Dec 15, 2021 - Economy & Business

A better work life awaits "Out of Office"

Out of Office

Credit: Penguin

The authors of a new book argue the shift to remote work holds the potential to change work life for the better.

Why it matters: As the Omicron variant puts the final nail in the coffin of a quick return to the office, it's long past time to figure out better work habits for a remote and hybrid era that will be with us for the long haul.

What's happening: In their new book "Out of Office: The Big Problem and Bigger Promise of Working from Home," journalists Charlie Warzel and Anne Helen Petersen say remote work could be a boon in the future — provided it doesn't resemble the lonely, dysfunctional experience many of us have had for the past 20 months.

  • "We have to leave behind this understanding that whatever we have been doing before is what we will be doing moving forward," Petersen told me at an event today. "There are so many different and better ways to arrange remote work."

How (we) work: To prevent remote work from becoming all-consuming, Warzel and Petersen say companies need to establish meaningful guardrails between life and work, even if the latter is no longer taking place at the office.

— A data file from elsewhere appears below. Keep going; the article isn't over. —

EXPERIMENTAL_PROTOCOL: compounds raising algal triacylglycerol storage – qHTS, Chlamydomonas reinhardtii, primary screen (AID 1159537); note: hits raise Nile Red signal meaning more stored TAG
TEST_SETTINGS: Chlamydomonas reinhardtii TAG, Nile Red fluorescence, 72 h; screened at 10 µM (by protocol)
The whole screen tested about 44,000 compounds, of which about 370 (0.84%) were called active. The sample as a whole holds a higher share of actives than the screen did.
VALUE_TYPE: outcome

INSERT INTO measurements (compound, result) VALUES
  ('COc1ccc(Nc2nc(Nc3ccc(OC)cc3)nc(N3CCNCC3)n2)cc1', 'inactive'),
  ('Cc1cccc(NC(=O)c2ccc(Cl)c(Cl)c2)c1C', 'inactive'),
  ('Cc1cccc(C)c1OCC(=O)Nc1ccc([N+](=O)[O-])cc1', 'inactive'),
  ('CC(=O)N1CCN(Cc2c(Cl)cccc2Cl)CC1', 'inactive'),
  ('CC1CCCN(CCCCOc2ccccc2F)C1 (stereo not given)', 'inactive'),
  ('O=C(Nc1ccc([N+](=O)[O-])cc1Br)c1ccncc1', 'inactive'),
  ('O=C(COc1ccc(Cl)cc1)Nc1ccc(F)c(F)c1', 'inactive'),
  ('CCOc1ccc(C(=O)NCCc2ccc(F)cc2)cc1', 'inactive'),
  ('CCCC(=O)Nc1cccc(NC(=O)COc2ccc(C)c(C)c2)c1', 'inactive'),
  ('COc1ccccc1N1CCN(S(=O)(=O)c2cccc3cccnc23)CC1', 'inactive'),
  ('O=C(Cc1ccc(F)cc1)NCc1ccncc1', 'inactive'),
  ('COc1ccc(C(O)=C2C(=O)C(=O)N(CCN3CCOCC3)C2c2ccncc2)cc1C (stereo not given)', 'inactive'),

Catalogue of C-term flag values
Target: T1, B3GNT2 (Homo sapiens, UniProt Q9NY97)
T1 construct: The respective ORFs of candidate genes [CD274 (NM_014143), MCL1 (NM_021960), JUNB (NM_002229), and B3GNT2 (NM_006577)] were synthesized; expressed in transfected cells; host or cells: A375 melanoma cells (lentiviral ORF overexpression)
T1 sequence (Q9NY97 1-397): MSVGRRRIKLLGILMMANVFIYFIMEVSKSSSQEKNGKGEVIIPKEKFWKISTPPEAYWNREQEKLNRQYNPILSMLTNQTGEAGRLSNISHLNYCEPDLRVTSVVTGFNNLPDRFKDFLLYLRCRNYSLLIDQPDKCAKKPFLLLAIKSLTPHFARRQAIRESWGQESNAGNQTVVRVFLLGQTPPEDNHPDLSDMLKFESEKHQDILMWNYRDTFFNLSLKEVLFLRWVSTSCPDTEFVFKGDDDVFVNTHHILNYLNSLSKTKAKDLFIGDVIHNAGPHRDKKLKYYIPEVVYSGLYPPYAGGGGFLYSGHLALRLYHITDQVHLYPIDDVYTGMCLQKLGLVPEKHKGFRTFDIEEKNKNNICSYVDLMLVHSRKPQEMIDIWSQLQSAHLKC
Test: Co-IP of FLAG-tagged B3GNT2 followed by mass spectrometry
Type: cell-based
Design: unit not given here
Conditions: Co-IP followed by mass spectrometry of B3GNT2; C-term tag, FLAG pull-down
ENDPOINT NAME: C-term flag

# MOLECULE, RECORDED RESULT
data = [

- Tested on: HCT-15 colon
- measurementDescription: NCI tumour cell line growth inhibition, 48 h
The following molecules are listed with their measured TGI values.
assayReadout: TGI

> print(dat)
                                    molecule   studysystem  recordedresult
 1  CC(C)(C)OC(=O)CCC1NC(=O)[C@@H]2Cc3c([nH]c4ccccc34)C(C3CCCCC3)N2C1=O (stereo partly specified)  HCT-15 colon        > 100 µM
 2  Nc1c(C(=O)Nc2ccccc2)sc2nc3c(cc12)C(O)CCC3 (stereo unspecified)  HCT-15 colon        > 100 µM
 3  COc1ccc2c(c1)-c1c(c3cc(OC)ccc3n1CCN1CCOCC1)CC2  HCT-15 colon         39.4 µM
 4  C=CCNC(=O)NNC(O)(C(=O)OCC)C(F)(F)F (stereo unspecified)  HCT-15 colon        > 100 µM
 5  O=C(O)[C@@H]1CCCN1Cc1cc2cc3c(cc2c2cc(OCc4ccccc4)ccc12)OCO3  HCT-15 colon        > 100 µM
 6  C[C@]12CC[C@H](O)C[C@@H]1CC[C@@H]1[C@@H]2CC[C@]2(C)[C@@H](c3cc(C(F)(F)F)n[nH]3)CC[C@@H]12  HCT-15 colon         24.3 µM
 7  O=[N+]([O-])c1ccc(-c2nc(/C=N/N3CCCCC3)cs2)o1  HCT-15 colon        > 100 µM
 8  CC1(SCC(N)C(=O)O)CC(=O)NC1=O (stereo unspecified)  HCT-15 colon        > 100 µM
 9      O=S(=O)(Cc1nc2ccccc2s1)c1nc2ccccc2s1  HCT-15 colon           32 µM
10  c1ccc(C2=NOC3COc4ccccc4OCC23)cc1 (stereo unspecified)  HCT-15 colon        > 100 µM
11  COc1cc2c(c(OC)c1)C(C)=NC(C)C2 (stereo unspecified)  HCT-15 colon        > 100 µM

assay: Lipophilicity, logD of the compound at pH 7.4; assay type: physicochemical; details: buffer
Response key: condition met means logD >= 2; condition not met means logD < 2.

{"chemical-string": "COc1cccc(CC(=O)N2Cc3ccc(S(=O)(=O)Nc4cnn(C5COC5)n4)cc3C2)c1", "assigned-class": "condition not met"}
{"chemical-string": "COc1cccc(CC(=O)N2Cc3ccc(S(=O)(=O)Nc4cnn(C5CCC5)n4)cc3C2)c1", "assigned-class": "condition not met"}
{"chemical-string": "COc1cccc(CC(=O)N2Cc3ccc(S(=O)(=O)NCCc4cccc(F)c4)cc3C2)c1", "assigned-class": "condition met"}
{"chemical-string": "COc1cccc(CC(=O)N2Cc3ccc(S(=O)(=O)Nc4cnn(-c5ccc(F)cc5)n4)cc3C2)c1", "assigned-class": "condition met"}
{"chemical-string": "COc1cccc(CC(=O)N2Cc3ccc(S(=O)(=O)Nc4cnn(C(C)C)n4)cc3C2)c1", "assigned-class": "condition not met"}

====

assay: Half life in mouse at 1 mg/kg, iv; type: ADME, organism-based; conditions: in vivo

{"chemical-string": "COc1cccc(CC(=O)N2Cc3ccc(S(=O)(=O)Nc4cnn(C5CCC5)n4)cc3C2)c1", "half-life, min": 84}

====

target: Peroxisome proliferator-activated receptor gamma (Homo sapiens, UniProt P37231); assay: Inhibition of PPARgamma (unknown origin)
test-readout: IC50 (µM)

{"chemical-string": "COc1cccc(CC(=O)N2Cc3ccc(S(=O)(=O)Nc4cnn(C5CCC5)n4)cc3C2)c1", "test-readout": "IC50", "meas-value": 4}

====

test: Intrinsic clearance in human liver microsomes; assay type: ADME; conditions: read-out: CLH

• And just as importantly, those guardrails need to be guarded by people in power.
  • "Too often, we celebrate the people who break those boundaries," said Warzel. "Instead, if someone breaks those rules, it means a manager should be taking them aside as they would if they broke some other code of conduct."

What to watch: How well companies can integrate young employees who entered the workforce remotely during the pandemic, and who never had a chance to build social capital and know-how in the office.

  • "Something we've seen work effectively with new employees is employers giving them a very clear understanding of exactly what they should be doing," said Petersen.

The bottom line: Company culture will look different in the new remote era — less about living to work than working to live.

  • "People are going to view their job more transactionally," said Warzel. "But that can help us build boundaries between work, work life, and personal life."
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